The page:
Kerala sidelines daily tests, new cases

Kerala is taking its eyes off COVID-19 testing because the administration believes that the State has crossed that critical point in the pandemic, wherein the immunity in the population, either due to natural infection and/or through vaccination, has made the number of new cases, samples tested daily, and the test positivity rate (TPR) irrelevant.

In a conscious decision, the logic behind which seems to be elusive to many in the scientific community, the State has now decided to do away with antigen testing in the private sector, even when scientific literature says that antigen tests are very efficient in picking up a person in infectious stage (apart from the convenience of use and quick results). The release issued by the Chief Minister’s Office also said the asymptomatics should not be tested.

Hospitalisations down

The official stance now is that as long as vaccination is proceeding at the current pace and the State is keeping an eye on the hospitalisation graph, the new cases reported daily do not really matter. It is pointed out that despite the 20,000-odd new cases daily, hospitalisations have been coming down steadily (only about 13% of the active cases), something which is attributed to the impact of vaccination.

The State, which used to do around 1.5 lakh tests daily, has now reduced it substantially. In the past few days, it has also done away with TPR as an indicator for assessing disease transmission.

As vaccination progresses, vaccine breakthrough infections and re-infections will make up a substantial proportion of the new cases. With community transmission on, there is no point in increasing testing as it will only contribute to more cases and a higher TPR, which the government feels is being used by media and vested interests to ‘belittle’ its achievements. The other argument is that since transmission is expected to continue even when the entire population is vaccinated, why should one test more.

“With a good proportion of the population still vulnerable to infection, it would be foolish to expect TPR to go down as it did in northern India, where a chunk of the population was infected when Delta swept through. The weekly infection population ratio (WIPR) is a better indicator because it determines infection in a population, which is a constant,” says T.S. Anish, epidemiologist and a member of the State’s experts’ committee on COVID-19.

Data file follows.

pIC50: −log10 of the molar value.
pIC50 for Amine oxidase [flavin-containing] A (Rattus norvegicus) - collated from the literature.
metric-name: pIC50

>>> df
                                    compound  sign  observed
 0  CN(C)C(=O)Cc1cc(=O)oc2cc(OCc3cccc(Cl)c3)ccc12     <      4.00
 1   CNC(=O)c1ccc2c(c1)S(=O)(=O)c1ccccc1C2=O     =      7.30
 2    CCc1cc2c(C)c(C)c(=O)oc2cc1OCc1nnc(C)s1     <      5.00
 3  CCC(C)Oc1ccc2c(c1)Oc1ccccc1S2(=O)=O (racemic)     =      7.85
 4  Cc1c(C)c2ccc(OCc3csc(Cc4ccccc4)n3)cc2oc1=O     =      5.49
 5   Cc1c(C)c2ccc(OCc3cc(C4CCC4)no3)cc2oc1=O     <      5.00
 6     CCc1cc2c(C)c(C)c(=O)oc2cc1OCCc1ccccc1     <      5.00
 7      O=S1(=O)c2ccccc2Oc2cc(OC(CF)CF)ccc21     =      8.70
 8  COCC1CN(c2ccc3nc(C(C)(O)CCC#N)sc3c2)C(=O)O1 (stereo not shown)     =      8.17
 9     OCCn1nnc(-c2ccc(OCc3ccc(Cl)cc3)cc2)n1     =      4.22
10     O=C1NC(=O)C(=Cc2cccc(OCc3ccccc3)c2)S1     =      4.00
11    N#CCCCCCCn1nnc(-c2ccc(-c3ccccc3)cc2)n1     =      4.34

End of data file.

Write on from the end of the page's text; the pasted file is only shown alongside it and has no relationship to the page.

Case of asymptomatics

That said, doing away with antigen testing and testing of asymptomatic individuals in order to keep the test and case numbers down is short-sightedness, which will eventually upset the apple cart, many public health experts say.

Testing has to be maintained at adequate levels so that new infections in the community are picked up, according to them. Current testing guidelines say that the primary contacts of a positive case should test for COVID-19 on the eighth day of quarantine, or earlier, if they develop symptoms. Or else they should remain in quarantine for 14 days.

The Health Department’s own data analysis says that 74.23% of those tested positive for COVID-19 in the State are asymptomatic at the point of testing.

The role of asymptomatic persons in the transmission of COVID-19 is huge. The disease can also be transmitted by a patient in the pre-symptomatic phase.

In such a situation, doing away with COVID-19 testing in asymptomatic individuals and antigen tests in the private sector might serve the government’s purpose of reducing case numbers but would not be in the interest of the community.

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Printable version | Oct 22, 2021 9:49:40 AM |

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